The Significance of Crust Structure and Continental Dynamics Inferred from Receiver Functions in West Yunnan

ACTA GEOLOGICA SINICA (ENGLISH EDITION), Issue 6 2009
HE Chuansong
Abstract: In our study we collected the teleseismic record of 31 broadband stations and 9 PASSCAL stations in West Yunnan, as well as extracted more than a million receiver functions. Using the waveform model and stacking techniques, we calculated the earth crust thicknesses and Vp/Vs ratios below the stations and obtained 35 valid data points. At the same time, we evenly stacked the receiver functions at the same station and superimposed the two profiles' cross sections of the main tectonic units. The results show a clear difference between the crust thicknesses of different tectonic units. Because of the magma underplatting and delimanition of the lower crust in the role of deep process, the West Yunnan's crust can be divided two kinds,mafic-ultramafic and feldspathic crusts. The research also shows that the mafic-ultramafic crust corresponds to a good background of mineralization. The delamination of the lower crust is one of the leading causes for moderate to strong earthquake prone in central Yunnan. The thinner crust and high velocity ratio as well as the multimodal structure of Ps in the Tengchong volcanic area confirms existence of a deep process of the strong magma underplating. Due to the basic crust structure and nature, it is believed that the Honghe fault is a main suture of the Gondwana and Eurasia continents. [source]


Vp/Vs Anisotropy and Implications for Crustal Composition Identification and Earthquake Prediction

ACTA GEOLOGICA SINICA (ENGLISH EDITION), Issue 4 2009
Qian WANG
Abstract: The ratio of P- to S-wave velocities (Vp/Vs) is regarded as one of the most diagnostic properties of natural rocks. It has been used as a discriminant of composition for the continental crust and provides valuable constraints on its formation and evolution processes. Furthermore, the spatial and temporal changes in Vp/Vs before and after earthquakes are probably the most promising avenue to understanding the source mechanics and possibly predicting earthquakes. Here we calibrate the variations in Vp/Vs in dry, anisotropic crustal rocks and provide a set of basic information for the interpretation of future seismic data from the Wenchuan earthquake Fault zone Scientific Drilling (WFSD) project and other surveys. Vp/Vs is a constant (,0) for an isotropic rock. However, most of crustal rocks are anisotropic due to lattice-preferred orientations of anisotropic minerals (e.g., mica, amphibole, plagioclase and pyroxene) and cracks as well as thin compositional layering. The Vp/Vs ratio of an anisotropic rock measured along a selected pair of propagation-vibration directions is an apparent value (,ij) that is significantly different from the value for its isotropic counterpart (,0). The usefulness of apparent Vp/Vs ratios as a diagnostic of crustal composition depends largely on rock seismic anisotropy. A 5% of P- and S-wave velocity anisotropy is sufficient to make it impossible to determine the crustal composition using the conventional criteria (Vp/Vs,1.756 for felsic rocks, 1.7561.944 fluid-filled porous/fractured or partially molten rocks) if the information about the wave propagation-polarization directions with respect to the tectonic framework is unknown. However, the variations in Vp/Vs measured from borehole seismic experiments can be readily interpreted according to the orientations of the ray path and the polarization of the shear waves with respect to the present-day principal stress directions (i.e., the orientation of cracks) and the frozen fabric (i.e., foliation and lineation). [source]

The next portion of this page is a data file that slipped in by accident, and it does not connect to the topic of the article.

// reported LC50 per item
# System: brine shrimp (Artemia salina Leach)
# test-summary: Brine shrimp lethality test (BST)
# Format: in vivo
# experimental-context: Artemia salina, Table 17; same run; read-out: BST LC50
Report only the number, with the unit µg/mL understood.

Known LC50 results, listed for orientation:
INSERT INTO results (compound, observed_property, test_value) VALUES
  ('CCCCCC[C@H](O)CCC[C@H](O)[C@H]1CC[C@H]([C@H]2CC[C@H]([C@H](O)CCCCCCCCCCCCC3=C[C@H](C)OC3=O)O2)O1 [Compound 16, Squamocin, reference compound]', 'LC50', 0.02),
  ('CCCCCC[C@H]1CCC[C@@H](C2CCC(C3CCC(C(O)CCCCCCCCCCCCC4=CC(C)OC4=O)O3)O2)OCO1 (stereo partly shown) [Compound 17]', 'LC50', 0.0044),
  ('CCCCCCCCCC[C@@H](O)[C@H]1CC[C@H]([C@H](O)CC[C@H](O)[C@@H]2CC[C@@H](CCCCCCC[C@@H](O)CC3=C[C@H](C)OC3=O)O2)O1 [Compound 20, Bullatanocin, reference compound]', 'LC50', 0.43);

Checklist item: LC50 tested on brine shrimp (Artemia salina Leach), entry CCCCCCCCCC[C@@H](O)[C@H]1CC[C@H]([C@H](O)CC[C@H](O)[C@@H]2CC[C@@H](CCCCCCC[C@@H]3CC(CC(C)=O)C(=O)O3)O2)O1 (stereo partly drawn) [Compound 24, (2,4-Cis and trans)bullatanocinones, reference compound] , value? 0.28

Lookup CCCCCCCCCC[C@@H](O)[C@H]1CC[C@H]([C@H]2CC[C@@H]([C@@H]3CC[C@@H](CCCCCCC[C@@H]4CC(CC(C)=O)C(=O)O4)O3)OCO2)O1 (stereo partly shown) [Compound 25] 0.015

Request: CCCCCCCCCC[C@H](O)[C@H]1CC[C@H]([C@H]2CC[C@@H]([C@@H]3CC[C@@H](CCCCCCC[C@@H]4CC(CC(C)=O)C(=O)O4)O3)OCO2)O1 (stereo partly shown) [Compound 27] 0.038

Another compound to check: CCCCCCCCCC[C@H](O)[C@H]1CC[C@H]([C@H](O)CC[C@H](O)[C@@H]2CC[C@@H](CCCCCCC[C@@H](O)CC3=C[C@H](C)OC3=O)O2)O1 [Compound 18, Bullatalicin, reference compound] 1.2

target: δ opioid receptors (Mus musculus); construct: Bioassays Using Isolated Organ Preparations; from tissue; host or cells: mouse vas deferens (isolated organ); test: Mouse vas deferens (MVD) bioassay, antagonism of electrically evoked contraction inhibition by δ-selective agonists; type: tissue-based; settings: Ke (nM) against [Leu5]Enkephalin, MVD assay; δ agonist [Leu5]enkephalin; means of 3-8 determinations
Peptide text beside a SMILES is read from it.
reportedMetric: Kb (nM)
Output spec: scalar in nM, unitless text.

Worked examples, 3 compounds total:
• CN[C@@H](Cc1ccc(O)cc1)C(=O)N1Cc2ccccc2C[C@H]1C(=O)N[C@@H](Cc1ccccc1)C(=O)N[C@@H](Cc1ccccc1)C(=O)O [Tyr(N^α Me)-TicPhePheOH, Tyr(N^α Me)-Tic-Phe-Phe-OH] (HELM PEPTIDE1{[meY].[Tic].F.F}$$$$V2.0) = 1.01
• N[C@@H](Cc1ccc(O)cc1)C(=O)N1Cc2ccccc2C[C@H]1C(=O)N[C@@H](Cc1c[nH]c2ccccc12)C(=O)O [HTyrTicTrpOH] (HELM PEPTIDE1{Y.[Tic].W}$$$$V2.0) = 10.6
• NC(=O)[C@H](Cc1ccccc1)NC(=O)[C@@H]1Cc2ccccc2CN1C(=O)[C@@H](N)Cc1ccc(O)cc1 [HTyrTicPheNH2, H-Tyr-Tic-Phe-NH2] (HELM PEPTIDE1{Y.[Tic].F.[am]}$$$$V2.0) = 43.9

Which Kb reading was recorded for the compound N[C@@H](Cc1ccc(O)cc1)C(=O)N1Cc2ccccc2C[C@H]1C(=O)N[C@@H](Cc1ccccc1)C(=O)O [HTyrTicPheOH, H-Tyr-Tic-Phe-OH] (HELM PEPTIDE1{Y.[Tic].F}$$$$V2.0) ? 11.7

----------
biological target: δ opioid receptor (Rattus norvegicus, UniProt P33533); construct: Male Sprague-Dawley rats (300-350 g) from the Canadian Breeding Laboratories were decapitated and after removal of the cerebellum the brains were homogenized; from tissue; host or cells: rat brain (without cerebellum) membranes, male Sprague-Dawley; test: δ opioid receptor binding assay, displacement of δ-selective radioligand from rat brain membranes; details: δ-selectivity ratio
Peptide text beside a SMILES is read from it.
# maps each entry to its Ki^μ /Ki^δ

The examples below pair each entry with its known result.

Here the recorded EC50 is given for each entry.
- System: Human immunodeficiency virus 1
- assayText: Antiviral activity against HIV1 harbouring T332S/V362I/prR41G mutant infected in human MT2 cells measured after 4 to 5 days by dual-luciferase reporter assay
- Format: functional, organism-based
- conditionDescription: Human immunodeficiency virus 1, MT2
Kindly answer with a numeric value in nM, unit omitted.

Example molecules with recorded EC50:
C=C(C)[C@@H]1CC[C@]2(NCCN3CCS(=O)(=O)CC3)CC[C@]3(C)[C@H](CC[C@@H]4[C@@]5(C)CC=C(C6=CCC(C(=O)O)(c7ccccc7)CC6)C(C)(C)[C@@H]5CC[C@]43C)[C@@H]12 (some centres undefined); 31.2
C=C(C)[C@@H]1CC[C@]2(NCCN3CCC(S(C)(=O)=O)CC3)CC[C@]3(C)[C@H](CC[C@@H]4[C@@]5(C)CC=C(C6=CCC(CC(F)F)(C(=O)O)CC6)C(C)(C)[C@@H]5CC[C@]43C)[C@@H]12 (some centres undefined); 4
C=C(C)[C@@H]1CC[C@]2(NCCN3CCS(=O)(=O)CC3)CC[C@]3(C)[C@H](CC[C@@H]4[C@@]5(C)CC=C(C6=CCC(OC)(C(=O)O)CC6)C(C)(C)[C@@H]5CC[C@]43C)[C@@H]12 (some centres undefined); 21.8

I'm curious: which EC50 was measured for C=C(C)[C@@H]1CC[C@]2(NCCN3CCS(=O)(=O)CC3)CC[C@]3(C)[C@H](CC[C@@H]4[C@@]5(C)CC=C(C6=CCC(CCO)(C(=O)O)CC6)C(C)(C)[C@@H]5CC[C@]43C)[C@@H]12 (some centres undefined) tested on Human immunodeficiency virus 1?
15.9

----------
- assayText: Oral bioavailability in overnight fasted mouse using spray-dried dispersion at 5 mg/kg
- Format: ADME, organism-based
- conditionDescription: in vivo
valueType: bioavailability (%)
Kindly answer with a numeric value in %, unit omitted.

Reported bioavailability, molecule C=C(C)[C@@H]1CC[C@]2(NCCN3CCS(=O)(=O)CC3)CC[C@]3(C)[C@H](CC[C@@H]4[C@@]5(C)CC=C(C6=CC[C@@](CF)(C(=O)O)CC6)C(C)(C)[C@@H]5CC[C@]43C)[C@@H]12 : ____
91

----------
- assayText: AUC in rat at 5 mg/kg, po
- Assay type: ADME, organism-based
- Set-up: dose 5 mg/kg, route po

Lithology and hydrocarbon mapping from multicomponent seismic data

GEOPHYSICAL PROSPECTING, Issue 2 2010
Hüseyin Özdemir
ABSTRACT Elastic rock properties can be estimated from prestack seismic data using amplitude variation with offset analysis. P-wave, S-wave and density ,reflectivities', or contrasts, can be inverted from angle-band stacks. The ,reflectivities' are then inverted to absolute acoustic impedance, shear impedance and density. These rock properties can be used to map reservoir parameters through all stages of field development and production. When P-wave contrast is small, or gas clouds obscure reservoir zones, multicomponent ocean-bottom recording of converted-waves (P to S or Ps) data provides reliable mapping of reservoir boundaries. Angle-band stacks of multicomponent P-wave (Pz) and Ps data can also be inverted jointly. In this paper Aki-Richards equations are used without simplifications to invert angle-band stacks to ,reflectivities'. This enables the use of reflection seismic data beyond 30° of incident angles compared to the conventional amplitude variation with offset analysis. It, in turn, provides better shear impedance and density estimates. An important input to amplitude variation with offset analysis is the Vs/Vp ratio. Conventional methods use a constant or a time-varying Vs/Vp model. Here, a time- and space-varying model is used during the computation of the ,reflectivities'. The Vs/Vp model is generated using well log data and picked horizons. For multicomponent data applications, the latter model can also be generated from processing Vs/Vp models and available well data. Reservoir rock properties such as ,,, ,,, Poisson's ratio and bulk modulus can be computed from acoustic impedance, shear impedance and density for pore fill and lithology identification. , and , are the Lamé constants and , is density. These estimations can also be used for a more efficient log property mapping. Vp/Vs ratio or Poisson's ratio, ,, and weighted stacks, such as the one computed from ,, and ,/,, are good gas/oil and oil/water contact indicators, i.e., pore fill indicators, while ,, mainly indicates lithology. ,, is also affected by pressure changes. Results from a multicomponent data set are used to illustrate mapping of gas, oil and water saturation and lithology in a Tertiary sand/shale setting. Whilst initial log crossplot analysis suggested that pore fill discrimination may be possible, the inversion was not successful in revealing fluid effects. However, rock properties computed from acoustic impedance, shear impedance and density estimates provided good lithology indicators; pore fill identification was less successful. Neural network analysis using computed rock properties provided good indication of sand/shale distribution away from the existing wells and complemented the results depicted from individual rock property inversions. [source]